Montreal Protocol

THE MONTREAL PROTOCOL is an international treaty designed to protect the ozone layer by phasing out the production of a number substance (such as CFCs—Chlorofluoro compounds) believed to be responsible for ozone depletion. In the late 1920s, chemicals called chloroflourocarbons (cloro-floro-carbons) or CFCs, were invented. These chemicals were not poisonous and did not harm fabrics, plants, or people. Companies thought they were great products and used them in refrigerators, air conditioners, styrofoam packaging, and spray cans. From the 1920s to the 1970s, billions of CFC molecules were released into the air.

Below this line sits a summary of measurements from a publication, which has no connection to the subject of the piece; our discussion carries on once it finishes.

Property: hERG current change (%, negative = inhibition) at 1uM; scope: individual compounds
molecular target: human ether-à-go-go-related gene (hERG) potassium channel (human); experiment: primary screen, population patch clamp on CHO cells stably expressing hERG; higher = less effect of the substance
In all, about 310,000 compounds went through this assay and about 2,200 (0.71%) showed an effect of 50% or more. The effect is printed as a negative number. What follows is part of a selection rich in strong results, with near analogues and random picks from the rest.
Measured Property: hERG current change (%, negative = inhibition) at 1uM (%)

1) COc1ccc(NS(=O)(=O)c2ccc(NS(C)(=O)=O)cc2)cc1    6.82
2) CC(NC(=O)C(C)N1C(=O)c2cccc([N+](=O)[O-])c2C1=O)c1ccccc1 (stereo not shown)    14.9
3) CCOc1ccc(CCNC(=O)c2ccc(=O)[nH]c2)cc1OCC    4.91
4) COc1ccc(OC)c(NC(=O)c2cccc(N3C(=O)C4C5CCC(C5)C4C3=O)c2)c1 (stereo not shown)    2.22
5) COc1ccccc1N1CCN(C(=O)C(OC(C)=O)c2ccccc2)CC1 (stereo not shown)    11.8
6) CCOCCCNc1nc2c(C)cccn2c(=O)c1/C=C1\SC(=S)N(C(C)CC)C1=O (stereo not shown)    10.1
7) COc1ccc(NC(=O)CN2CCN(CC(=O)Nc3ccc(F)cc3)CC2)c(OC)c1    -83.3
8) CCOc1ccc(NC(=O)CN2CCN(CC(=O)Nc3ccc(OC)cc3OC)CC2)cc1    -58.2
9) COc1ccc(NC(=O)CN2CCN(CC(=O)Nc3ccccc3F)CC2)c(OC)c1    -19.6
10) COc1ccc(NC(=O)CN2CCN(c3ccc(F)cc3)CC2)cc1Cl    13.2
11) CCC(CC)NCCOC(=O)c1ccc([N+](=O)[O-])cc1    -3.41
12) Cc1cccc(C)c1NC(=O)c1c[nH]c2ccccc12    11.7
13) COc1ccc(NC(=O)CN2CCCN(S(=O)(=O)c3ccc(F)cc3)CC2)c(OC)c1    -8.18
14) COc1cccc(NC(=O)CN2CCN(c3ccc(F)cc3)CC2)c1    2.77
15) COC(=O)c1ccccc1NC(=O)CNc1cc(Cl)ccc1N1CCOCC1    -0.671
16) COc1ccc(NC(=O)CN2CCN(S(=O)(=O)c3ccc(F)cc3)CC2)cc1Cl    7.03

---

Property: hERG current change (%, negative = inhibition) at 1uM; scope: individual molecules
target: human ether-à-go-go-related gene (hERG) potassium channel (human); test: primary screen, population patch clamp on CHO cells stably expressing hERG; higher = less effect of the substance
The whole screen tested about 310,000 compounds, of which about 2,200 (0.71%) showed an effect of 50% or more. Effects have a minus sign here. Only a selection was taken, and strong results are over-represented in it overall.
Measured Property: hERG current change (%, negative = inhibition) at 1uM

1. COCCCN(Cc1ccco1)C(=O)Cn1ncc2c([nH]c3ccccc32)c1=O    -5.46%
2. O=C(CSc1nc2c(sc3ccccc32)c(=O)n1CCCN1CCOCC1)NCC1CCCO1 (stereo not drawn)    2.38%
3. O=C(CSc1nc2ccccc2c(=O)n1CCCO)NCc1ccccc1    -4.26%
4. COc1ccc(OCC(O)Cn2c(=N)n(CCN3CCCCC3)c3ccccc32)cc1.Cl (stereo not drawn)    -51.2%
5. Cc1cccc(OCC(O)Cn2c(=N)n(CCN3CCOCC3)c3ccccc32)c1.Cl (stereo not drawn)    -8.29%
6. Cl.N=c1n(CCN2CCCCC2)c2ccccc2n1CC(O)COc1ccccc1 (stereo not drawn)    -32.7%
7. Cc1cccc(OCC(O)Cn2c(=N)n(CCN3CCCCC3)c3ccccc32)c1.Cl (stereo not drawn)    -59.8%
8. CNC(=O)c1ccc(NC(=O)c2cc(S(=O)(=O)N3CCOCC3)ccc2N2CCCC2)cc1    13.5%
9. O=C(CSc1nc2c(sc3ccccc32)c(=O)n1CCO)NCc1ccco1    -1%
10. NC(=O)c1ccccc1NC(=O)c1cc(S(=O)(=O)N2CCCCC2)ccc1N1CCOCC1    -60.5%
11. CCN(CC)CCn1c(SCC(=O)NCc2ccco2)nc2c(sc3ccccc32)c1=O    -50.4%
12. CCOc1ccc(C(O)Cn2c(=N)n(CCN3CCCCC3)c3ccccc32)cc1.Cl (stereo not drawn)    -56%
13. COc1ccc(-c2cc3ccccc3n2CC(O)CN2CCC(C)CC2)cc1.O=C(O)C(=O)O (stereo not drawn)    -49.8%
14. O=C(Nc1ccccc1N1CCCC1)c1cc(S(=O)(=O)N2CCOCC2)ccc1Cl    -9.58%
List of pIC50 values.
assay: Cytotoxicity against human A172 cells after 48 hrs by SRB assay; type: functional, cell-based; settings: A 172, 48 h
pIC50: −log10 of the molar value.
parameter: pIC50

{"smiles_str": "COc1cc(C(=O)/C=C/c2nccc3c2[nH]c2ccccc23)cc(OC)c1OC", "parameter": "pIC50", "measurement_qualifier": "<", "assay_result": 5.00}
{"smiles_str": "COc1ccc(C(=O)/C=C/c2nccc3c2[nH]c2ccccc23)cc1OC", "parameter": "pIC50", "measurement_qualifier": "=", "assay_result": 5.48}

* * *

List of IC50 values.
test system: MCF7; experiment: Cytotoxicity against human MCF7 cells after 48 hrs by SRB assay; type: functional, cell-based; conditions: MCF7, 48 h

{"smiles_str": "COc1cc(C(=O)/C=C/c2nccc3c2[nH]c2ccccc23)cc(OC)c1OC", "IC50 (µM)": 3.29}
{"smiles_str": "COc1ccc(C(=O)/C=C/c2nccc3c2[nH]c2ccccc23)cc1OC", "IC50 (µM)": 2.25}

In the 1970s, scientists began to wonder what happened to all the CFCs after they had been in the air for a while. Scientists eventually learned that CFCs could float past the troposphere (troposphere is ...

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